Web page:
Philip Fimmano is a curator and trend analyst for the design industries, consulting for global companies in A&D. He co-founded TALKING TEXTILES with Li Edelkoort in 2011, an on-going program that promotes the survival of creative textiles through exhibitions, a student prize, a textile conference and New York Textile Month each September. Philip is also the editor of TALKING TEXTILES magazine and will be “talking textiles” next week at Design March in Reykjavik.
In reaction to the increasingly digital landscape of our lives, consumers’ craving for tactility and dimension has led many designers to reconsider the role of fabrics once more. We have recently seen the return of creative textiles in both fashion and interiors, covering our bodies, floors, walls and furniture in expansive ways. These materials speak loud and clear to become our fabrics of life, narrating patterns, designing structures, promoting well-being and in many cases reviving the weaving industry.
It is important to talk about textiles now because they are themselves an endangered species.
The visceral experience of fiber and texture is central to our lives since childhood, the emotional impact of soft materials paramount; influencing trends for homes, hospitality, offices, hospitals and schools, but also for our heart valves, bridges, automobiles, planes and spacecraft. Such clever hybrids will continue to be woven in both synthetic and natural fibers to provide the intimacy and benefits that can only be delivered by cloth.
It is important to talk about textiles now because they are themselves an endangered species. Many mills are vanishing one by one and educational institutions are downsizing their textile departments or have replaced looms with computers, leaving textile knowledge and talent with little place to go. The young and charismatic Daniel Harris gives us some hope, however, having opened the first mill in London in over a century. He restores Industrial Revolution-era mechanical looms doomed for the scrap heap; a dynamic vertical factory kept busy making traditional tweeds with a contemporary twist.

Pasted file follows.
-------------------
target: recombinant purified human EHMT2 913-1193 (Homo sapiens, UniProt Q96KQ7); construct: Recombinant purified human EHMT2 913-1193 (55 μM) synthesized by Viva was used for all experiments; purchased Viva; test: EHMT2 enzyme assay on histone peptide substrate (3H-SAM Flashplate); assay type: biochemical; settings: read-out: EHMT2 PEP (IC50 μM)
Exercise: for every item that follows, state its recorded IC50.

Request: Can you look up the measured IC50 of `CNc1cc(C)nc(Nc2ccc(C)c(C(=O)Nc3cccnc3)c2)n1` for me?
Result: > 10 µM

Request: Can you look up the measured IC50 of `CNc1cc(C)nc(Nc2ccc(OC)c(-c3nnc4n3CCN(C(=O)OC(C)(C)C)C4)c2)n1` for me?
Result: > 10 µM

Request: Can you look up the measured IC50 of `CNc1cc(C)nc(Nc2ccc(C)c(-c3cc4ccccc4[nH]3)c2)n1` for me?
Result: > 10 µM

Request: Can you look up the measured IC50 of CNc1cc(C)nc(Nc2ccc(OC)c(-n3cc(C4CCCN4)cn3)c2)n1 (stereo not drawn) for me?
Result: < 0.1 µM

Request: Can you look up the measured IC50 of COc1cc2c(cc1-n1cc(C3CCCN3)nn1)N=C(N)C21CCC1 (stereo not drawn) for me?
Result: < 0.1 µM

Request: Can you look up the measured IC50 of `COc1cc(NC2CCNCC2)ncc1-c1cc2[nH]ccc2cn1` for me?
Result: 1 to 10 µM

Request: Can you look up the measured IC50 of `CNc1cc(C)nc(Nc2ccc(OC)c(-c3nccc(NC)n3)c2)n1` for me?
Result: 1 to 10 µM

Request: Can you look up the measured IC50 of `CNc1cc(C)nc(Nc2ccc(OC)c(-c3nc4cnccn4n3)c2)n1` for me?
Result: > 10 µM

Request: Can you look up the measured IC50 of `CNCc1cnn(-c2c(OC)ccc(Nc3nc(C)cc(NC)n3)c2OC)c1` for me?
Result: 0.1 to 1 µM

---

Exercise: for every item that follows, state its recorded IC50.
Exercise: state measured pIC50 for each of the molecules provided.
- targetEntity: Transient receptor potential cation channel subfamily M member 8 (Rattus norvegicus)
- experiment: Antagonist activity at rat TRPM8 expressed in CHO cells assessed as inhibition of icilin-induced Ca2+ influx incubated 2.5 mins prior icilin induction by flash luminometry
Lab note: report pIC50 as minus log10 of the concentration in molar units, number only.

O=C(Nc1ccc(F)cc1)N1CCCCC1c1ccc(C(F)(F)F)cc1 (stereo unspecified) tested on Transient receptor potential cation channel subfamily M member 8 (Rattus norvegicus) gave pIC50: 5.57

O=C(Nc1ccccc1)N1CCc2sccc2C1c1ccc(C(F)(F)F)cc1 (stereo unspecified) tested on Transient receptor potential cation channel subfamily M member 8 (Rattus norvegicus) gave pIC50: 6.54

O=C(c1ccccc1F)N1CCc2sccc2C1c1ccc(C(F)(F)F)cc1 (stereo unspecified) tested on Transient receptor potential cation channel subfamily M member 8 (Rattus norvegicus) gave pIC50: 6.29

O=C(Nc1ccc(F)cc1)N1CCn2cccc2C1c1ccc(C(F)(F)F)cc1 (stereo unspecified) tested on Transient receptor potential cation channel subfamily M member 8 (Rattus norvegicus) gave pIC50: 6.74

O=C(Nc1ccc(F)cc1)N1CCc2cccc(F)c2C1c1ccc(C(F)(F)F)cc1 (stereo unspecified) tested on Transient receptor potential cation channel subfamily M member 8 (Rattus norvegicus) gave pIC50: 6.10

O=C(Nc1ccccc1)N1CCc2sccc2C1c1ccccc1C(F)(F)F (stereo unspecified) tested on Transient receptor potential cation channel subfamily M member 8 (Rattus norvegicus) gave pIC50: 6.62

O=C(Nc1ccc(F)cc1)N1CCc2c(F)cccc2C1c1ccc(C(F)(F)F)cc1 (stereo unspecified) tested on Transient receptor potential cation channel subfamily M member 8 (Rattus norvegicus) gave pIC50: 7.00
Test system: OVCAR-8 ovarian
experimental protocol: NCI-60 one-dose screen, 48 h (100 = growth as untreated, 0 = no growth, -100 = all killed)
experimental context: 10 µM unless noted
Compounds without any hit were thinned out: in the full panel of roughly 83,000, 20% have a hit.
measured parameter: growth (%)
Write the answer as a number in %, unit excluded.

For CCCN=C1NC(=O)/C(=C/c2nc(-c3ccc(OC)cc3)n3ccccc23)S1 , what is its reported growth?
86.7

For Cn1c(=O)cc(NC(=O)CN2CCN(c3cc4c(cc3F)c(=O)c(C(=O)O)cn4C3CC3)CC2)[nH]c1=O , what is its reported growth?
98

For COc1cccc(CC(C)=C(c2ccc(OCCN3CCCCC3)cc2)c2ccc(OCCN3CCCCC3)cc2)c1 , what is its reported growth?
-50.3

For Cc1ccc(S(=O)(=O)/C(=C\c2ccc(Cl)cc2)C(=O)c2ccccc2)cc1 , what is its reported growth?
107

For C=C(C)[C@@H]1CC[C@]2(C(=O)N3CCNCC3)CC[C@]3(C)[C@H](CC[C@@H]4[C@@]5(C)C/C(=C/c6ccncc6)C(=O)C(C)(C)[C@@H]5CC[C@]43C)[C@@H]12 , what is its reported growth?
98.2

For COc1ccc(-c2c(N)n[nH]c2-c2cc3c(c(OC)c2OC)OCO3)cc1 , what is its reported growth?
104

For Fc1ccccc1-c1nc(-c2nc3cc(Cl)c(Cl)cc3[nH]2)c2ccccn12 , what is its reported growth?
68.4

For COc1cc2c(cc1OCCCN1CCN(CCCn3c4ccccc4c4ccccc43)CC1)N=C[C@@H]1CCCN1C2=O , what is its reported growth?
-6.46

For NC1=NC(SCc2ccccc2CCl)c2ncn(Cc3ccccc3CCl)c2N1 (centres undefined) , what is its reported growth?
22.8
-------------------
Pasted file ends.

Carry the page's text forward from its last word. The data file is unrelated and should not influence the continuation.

Mohawk, Tarkett and Interface are three global companies sustaining multiple mills and their communities in the American South, proving that the volume of business can coexist with quality and efficiency on a human scale, one mill at a time. In Massachusetts and Connecticut, entrepreneurial leaders like Catherine Connolly and Jacob Long have established boutique mills such as Merida and the American Woolen Company respectively. These thriving studios have saved local mills on the verge of collapse, reminding us how re-shoring (the opposite of outsourcing) is actually one economically-effective cultural way of making small towns great again while combating the encroaching onslaught of AI and the inability of the current presidency to fathom the transformative power of sustainable design.
On the other side of the Pacific, the traditional Japanese technique of Nishijin-ori is being reinvented by Masataka Hosoo in Kyoto, a twelfth-generation weaver who has collaborated with MIT to create a computer system that designs unique structures that never repeat. Peter Marino is a big fan of this 331-year mill, using HOSOO’s rich fabrics for wall coverings and upholstery in retail environments for Chanel, Dior and Bulgari.